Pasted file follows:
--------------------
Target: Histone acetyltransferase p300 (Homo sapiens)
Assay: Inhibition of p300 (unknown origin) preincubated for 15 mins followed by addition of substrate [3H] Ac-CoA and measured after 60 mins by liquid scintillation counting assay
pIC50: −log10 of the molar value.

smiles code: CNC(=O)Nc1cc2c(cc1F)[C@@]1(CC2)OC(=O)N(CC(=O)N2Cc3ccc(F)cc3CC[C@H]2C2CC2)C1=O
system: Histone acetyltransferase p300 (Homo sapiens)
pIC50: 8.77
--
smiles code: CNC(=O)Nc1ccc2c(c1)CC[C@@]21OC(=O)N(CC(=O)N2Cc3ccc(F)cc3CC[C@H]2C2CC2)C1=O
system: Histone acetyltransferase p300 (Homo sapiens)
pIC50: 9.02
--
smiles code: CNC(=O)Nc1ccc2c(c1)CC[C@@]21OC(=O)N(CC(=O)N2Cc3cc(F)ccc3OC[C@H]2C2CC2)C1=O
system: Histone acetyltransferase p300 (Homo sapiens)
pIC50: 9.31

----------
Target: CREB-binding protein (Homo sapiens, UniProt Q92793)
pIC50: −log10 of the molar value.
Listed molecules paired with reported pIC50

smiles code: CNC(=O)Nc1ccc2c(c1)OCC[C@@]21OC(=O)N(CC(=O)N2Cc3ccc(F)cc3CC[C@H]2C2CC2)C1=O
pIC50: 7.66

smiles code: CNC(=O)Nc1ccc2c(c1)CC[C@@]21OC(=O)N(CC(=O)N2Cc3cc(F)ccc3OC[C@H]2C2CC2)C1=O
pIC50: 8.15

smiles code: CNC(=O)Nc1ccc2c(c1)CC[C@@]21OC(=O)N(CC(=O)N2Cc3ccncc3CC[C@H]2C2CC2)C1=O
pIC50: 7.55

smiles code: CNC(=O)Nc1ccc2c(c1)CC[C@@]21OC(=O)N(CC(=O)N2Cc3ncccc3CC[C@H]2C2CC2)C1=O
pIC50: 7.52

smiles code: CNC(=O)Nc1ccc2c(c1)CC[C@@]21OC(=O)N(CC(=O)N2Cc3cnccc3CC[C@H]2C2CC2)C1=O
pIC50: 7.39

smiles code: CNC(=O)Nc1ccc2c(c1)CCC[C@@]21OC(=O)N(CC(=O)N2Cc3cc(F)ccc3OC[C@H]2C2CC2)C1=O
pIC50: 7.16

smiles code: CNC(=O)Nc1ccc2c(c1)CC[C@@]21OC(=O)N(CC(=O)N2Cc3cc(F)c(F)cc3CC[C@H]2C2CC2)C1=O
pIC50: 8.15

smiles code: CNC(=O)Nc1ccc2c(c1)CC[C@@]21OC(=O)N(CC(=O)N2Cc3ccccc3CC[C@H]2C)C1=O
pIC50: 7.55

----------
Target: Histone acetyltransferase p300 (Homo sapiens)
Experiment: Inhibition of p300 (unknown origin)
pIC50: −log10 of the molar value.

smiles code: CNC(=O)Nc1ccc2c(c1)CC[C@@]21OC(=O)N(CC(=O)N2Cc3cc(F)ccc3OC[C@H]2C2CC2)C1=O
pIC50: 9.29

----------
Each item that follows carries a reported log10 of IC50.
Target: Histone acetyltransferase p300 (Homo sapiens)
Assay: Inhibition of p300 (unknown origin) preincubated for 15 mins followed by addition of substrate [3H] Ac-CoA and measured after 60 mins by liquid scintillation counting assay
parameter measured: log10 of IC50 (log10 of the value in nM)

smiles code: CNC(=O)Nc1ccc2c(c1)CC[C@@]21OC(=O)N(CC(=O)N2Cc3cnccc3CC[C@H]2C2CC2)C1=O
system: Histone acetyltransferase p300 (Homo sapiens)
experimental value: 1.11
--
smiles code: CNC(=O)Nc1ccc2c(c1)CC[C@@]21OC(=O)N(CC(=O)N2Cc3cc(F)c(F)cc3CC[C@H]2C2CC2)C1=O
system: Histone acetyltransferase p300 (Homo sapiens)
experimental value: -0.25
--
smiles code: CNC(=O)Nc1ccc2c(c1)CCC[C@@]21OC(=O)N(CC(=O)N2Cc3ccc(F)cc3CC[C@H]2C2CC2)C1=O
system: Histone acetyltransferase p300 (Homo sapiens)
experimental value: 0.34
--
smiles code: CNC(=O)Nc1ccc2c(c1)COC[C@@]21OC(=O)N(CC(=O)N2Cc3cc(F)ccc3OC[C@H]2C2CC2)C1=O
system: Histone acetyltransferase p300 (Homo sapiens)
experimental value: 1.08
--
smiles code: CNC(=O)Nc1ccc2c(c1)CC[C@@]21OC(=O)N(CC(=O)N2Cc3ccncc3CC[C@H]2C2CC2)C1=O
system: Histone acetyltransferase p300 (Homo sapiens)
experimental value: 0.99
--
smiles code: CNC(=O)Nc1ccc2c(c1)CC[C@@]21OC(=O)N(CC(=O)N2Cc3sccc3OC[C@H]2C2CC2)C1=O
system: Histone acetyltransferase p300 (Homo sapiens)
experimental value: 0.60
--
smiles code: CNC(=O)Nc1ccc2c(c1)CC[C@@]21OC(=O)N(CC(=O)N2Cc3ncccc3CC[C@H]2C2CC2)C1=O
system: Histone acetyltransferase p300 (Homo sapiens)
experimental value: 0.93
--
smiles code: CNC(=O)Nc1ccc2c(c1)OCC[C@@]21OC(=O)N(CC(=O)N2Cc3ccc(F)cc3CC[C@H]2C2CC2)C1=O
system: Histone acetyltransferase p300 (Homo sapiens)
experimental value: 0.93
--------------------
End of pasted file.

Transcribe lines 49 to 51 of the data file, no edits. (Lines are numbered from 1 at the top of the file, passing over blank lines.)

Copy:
--
smiles code: CNC(=O)Nc1ccc2c(c1)CC[C@@]21OC(=O)N(CC(=O)N2Cc3cc(F)c(F)cc3CC[C@H]2C2CC2)C1=O
system: Histone acetyltransferase p300 (Homo sapiens)